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Hastings Constitutional Law Quarterly

Authors

Mary Jean Dolan

Abstract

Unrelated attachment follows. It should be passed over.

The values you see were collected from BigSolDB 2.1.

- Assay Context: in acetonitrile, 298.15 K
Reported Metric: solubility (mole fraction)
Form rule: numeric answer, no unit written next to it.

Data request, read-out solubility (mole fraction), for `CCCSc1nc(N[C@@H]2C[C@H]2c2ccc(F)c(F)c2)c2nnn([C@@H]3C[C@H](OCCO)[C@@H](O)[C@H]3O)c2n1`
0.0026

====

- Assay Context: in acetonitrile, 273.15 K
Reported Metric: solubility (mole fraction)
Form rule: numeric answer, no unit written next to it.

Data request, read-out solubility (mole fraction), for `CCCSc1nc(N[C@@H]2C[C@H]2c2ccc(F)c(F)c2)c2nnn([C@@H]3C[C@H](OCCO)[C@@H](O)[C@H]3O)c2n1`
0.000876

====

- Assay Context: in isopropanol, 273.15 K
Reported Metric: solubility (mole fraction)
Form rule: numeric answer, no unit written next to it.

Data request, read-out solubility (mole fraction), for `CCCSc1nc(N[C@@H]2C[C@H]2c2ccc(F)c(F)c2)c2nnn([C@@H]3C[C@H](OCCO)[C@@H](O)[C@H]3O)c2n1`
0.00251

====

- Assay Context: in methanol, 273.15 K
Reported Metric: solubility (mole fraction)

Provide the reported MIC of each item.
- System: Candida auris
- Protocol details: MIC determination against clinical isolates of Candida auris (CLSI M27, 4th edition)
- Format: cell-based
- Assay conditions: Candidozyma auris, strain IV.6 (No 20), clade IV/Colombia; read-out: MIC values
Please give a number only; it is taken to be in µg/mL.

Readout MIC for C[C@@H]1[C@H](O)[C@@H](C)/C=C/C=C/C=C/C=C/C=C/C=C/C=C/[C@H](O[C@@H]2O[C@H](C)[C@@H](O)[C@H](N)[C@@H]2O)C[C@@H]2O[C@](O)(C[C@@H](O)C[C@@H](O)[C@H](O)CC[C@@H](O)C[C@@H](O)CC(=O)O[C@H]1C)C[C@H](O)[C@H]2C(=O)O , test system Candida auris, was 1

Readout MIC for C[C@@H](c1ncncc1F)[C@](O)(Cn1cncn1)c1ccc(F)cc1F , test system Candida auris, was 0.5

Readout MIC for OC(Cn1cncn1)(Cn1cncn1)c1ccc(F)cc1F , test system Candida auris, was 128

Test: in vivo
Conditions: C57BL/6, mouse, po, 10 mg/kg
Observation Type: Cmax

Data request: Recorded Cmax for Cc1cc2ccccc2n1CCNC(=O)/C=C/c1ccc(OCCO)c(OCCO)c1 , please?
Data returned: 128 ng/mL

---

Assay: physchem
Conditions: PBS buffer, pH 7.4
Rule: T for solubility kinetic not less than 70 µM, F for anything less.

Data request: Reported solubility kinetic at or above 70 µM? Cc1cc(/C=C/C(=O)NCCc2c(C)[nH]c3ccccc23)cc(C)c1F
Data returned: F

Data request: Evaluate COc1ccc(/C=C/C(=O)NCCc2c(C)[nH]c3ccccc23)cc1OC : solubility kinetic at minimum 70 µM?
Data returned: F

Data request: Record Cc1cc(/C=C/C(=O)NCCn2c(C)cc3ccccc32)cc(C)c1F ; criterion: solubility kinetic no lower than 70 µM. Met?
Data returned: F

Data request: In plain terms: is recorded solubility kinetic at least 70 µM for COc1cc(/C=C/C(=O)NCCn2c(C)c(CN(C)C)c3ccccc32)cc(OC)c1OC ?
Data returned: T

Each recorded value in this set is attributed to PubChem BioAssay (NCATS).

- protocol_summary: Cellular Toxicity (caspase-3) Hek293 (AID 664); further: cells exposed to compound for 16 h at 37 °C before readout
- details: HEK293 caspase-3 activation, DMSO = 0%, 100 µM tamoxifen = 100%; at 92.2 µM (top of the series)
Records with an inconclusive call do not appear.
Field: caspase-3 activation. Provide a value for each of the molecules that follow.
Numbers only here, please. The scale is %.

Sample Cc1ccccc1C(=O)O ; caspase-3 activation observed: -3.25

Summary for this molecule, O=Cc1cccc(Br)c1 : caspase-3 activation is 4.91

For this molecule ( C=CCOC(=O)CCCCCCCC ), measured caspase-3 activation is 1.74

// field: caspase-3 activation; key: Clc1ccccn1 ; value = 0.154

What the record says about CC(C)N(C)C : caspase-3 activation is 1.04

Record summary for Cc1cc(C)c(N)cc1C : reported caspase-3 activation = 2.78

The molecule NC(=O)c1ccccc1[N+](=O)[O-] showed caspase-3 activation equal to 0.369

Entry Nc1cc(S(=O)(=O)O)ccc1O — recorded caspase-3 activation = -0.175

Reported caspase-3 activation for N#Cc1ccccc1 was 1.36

Two significant public issues have been the limits of partnership between government and religion and government's role in helping citizens cope with disasters. One intriguing intersection of these issues is local governments' use of chaplaincy programs to address the human face of trauma, both large-scale and personal. This Article asserts that the constitutional line differs for mass disaster response and the daily human dramas, clearly painful, addressed by local police and fire departments. There is an important and valid role for clergy and faith-based assistance as part of the broad spectrum of governmental disaster relief. In the everyday tragedies, however, any governmental facilitation of religious counsel must be a true accommodation based on a victim's request, and not the automatic result of a 911 call. Analyzing Establishment Clause constraints in these two scenarios, moreover, leads to a new working model for analysis of all government-sponsored chaplain programs, just as one of them is now being challenged after some twenty years of litigation silence on this topic.

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